Even a democracy can undermine freedom and foster the unethical rule of power. America’s founders saw this, and placed in our Constitution a Bill of Rights to preserve civil rights and protect us all from the tyranny of the majority. Gay “marriage” is often regarded as a civil rights issue deserving that constitutional protection. And indeed it is. George Weigel has perceptively showed us, though, that it is not the kind of civil rights matter that its proponents claim it to be. They tell us gay rights run parallel to racial civil rights, but as Weigel notes,
the analogy simply doesn’t work. Legally enforced segregation involved the same kind of coercive state power that the proponents of gay marriage now wish to deploy on behalf of their cause. Something natural and obvious – “We hold these truths to be self-evident, that all men are created equal” – was being denied by the state in its efforts to maintain segregated public facilities and to deny full citizenship rights to African Americans. Once the American people came to see that these arrangements, however hallowed by custom (and prejudice), were, in fact, unnatural and not obvious, the law was changed.
What the gay lobby proposes in the matter of marriage is precisely the opposite of this. Marriage, as both religious and secular thinkers have acknowledged for millennia, is a social institution that is older than the state and that precedes the state. The task of a just state is to recognize and support this older, prior social institution; it is not to attempt its redefinition. To do the latter involves indulging the totalitarian temptation that lurks within all modern states: the temptation to remanufacture reality. The American civil-rights movement was a call to recognize moral reality; the call for gay marriage is a call to reinvent reality to fit an agenda of personal willfulness. The gay-marriage movement is thus not the heir of the civil-rights movement; it is the heir of Bull Connor and others who tried to impose their false idea of moral reality on others by coercive state power.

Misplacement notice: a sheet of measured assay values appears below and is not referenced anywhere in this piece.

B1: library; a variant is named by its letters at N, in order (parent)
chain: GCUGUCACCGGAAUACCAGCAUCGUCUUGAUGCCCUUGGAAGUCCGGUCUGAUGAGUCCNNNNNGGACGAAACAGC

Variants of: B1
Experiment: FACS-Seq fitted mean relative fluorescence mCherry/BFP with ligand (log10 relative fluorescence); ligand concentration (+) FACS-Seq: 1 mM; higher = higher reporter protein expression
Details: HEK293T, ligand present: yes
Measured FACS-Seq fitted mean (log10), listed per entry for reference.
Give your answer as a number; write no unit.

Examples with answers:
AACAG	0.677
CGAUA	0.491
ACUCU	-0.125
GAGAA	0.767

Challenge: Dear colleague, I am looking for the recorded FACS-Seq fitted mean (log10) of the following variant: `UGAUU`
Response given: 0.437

Several streams have fed into this. Until about twenty to twenty-five years ago, what was “natural and obvious” concerning marriage was that it was for a man and a woman. Now a significant number of Westerners think it “natural and obvious” that the meaning of marriage can be stretched beyond that. This principle has now been codified into law in New York and five other states.
Of course no one thinks it will go any further than allowing couples of the same sex to “marry;” no one would ever support stretching marriage to include polygamy or polyamory: for isn’t it obvious that marriage is for two adults? Well, yes, and once it was obvious that it was for two adults of opposite sex. What’s most obvious is that what is “obvious” can change over time. We cannot count on what is obvious today to predict what will happen tomorrow. Marriage has lost its moorings, and now it will drift where it will.